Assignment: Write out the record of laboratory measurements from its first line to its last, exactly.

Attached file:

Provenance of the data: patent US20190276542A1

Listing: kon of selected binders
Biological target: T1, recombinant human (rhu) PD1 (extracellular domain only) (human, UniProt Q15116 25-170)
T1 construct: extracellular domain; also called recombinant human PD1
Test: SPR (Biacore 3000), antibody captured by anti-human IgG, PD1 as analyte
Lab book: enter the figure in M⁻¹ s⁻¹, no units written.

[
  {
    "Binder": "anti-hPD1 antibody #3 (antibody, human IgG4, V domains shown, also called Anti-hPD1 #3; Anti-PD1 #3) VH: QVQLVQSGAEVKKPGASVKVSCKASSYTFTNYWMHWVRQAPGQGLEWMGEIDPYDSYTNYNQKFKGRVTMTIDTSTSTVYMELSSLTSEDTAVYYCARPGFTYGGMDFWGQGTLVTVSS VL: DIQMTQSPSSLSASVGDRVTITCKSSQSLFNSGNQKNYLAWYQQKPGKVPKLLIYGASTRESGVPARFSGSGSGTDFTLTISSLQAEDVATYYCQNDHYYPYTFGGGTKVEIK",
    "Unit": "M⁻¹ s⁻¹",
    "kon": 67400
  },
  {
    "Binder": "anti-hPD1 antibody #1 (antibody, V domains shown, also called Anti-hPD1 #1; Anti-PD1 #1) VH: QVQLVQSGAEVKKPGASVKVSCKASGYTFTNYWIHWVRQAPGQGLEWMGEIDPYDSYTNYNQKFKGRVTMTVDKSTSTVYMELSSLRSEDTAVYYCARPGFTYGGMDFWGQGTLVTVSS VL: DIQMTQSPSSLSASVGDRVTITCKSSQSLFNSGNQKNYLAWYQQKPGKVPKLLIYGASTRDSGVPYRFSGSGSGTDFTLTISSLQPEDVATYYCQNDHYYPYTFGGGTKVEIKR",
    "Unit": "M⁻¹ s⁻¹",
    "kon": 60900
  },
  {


Provenance of the data: patent US20190276542A1

Listing: kon of selected binders
Biological target: T1, recombinant human (rhu) PD1 (extracellular domain only) (human, UniProt Q15116 25-170)
T1 construct: extracellular domain; also called recombinant human PD1
Test: SPR (Biacore 3000), antibody captured by anti-human IgG, PD1 as analyte
Lab book: enter the figure in M⁻¹ s⁻¹, no units written.

[
  {
    "Binder": "anti-hPD1 antibody #3 (antibody, human IgG4, V domains shown, also called Anti-hPD1 #3; Anti-PD1 #3) VH: QVQLVQSGAEVKKPGASVKVSCKASSYTFTNYWMHWVRQAPGQGLEWMGEIDPYDSYTNYNQKFKGRVTMTIDTSTSTVYMELSSLTSEDTAVYYCARPGFTYGGMDFWGQGTLVTVSS VL: DIQMTQSPSSLSASVGDRVTITCKSSQSLFNSGNQKNYLAWYQQKPGKVPKLLIYGASTRESGVPARFSGSGSGTDFTLTISSLQAEDVATYYCQNDHYYPYTFGGGTKVEIK",
    "Unit": "M⁻¹ s⁻¹",
    "kon": 67400
  },
  {
    "Binder": "anti-hPD1 antibody #1 (antibody, V domains shown, also called Anti-hPD1 #1; Anti-PD1 #1) VH: QVQLVQSGAEVKKPGASVKVSCKASGYTFTNYWIHWVRQAPGQGLEWMGEIDPYDSYTNYNQKFKGRVTMTVDKSTSTVYMELSSLRSEDTAVYYCARPGFTYGGMDFWGQGTLVTVSS VL: DIQMTQSPSSLSASVGDRVTITCKSSQSLFNSGNQKNYLAWYQQKPGKVPKLLIYGASTRDSGVPYRFSGSGSGTDFTLTISSLQPEDVATYYCQNDHYYPYTFGGGTKVEIKR",
    "Unit": "M⁻¹ s⁻¹",
    "kon": 60900
  },
  {